New Data Suggests Ticagrelor (Brilinta®) Reduced First and Recurrent Cardiovascular and Ischemic Events

PLATO sub-analysis on the effects of BRILINTA versus clopidogrel for second events, including urgent revascularization, recurrent ischemia, transient ischemic attacks and arterial thromboses in patients with ACS

CHICAGO, Ill. — March 25, 2012 — AstraZeneca announced new data from a sub-analysis of the PLATO study that suggests that ticagrelor (Brilinta®) tablets resulted in a reduction in hazard for time to first events, recurrent cardiovascular (CV) and ischemic events, when compared to clopidogrel. These data were presented today by Dr. Payal Kohli of the TIMI Study Group and Brigham and Women’s Hospital, at the American College of Cardiology Scientific Sessions (ACC), in Chicago, Ill.

“The understanding of the impact of antiplatelet therapy on recurrent and total events is important for clinicians,” said Dr. Christopher Cannon, Professor of Medicine, Harvard Medical School. “We usually just count the first event in the trials, but looking at the total number of events reduced — we see more events reduced with ticagrelor vs. clopidogrel. These new data suggest that treatment with ticagrelor for up to one year reduced hazard for time to first and recurrent events, including cardiovascular death.”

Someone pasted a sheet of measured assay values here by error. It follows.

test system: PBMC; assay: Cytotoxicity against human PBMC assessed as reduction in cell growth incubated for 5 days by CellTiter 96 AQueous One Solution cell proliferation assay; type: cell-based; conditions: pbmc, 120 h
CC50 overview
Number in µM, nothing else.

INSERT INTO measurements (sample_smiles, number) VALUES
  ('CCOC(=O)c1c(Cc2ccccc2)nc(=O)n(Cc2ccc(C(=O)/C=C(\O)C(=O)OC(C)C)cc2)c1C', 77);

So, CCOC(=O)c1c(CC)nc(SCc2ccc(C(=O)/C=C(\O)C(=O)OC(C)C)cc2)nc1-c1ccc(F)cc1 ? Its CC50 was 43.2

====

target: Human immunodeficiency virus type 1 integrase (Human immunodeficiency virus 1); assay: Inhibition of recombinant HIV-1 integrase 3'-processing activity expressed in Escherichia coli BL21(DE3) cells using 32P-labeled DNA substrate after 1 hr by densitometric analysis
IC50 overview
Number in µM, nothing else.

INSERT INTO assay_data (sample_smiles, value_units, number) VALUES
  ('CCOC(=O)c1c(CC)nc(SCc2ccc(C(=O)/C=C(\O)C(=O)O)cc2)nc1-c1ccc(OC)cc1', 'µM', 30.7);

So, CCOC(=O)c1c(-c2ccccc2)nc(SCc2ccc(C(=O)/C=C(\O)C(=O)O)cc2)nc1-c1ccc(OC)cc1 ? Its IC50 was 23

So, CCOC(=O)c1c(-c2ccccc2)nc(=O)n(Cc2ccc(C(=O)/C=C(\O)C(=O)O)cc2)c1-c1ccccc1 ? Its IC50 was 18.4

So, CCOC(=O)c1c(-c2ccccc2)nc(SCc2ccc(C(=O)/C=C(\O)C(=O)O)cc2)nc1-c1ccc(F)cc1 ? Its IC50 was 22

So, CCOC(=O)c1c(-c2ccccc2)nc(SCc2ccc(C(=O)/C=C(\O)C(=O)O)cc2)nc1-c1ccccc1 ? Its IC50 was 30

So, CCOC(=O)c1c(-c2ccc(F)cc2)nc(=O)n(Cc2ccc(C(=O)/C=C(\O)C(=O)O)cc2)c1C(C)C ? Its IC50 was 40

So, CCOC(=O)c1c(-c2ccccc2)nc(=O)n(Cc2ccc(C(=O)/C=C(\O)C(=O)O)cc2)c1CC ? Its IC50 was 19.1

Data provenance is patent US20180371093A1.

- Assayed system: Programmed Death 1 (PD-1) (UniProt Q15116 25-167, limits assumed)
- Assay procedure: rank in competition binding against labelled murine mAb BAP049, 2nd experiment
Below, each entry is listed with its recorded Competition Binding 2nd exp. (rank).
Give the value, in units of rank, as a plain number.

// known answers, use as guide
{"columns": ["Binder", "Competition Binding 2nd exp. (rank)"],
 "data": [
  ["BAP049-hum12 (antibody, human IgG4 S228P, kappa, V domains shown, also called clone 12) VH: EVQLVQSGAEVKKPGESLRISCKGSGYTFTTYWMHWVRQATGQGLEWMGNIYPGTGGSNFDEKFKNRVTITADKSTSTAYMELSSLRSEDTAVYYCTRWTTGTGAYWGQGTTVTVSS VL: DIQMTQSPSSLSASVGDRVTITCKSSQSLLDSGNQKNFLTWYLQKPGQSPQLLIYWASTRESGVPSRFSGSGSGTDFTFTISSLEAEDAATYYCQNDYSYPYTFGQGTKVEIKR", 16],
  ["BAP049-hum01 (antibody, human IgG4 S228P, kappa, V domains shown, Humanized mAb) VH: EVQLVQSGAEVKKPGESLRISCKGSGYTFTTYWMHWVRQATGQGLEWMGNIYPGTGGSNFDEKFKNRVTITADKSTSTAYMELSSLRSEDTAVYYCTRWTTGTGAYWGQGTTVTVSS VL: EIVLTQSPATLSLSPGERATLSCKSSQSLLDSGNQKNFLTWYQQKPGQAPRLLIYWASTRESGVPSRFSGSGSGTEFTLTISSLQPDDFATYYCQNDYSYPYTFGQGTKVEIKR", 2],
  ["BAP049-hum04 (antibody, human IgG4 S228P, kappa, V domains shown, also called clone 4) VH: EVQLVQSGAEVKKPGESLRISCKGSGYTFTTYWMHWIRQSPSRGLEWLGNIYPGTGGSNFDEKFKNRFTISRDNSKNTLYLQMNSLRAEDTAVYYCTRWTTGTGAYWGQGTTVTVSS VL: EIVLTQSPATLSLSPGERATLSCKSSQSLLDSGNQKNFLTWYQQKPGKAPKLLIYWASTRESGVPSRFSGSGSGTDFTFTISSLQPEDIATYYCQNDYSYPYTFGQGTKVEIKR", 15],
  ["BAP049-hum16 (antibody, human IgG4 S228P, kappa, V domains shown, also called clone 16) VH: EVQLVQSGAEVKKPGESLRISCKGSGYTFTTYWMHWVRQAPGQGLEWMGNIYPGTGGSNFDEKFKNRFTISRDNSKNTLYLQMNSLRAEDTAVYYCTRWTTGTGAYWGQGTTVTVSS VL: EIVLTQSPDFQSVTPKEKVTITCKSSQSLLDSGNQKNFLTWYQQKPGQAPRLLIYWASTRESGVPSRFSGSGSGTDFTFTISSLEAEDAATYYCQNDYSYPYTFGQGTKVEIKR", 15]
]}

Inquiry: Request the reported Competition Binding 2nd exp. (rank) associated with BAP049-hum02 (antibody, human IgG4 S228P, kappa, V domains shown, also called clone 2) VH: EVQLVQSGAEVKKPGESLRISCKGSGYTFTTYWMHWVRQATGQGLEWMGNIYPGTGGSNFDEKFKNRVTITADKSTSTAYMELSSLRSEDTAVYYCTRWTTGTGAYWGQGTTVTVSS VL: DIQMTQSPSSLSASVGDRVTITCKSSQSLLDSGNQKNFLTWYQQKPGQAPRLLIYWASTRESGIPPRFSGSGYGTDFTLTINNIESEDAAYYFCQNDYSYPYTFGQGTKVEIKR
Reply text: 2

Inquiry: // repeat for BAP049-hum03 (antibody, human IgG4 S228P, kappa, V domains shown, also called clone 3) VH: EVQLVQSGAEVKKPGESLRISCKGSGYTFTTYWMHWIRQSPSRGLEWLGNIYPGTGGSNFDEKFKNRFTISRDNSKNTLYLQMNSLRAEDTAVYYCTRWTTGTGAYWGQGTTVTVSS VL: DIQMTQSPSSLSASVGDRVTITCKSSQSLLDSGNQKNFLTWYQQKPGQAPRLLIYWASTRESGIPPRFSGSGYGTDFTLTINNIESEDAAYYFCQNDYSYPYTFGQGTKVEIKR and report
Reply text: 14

Specific data from this sub-analysis showed:

• Ticagrelor as compared with clopidogrel reduced total events, i.e., first and second events: cardiovascular CV death, myocardial infarction (MI), stroke, severe recurrent ischemia (SRI), recurrent ischemia (RI), transient ischemic attack (TIA), arterial thrombotic events (ATE) were for ticagrelor n=2,030 (1,290 first events, 740 recurrent events) versus clopidogrel n=2,290 (1,456 first events, 834 recurrent events); (rate ratio 0.88; [95% CI; 0.80-0.98]; P=0.01). The rate ratio for total number of primary endpoints was reduced with ticagrelor compared to clopidogrel; CV death, MI, stroke (RR 0.86; [0.79-0.93]; P<0.001)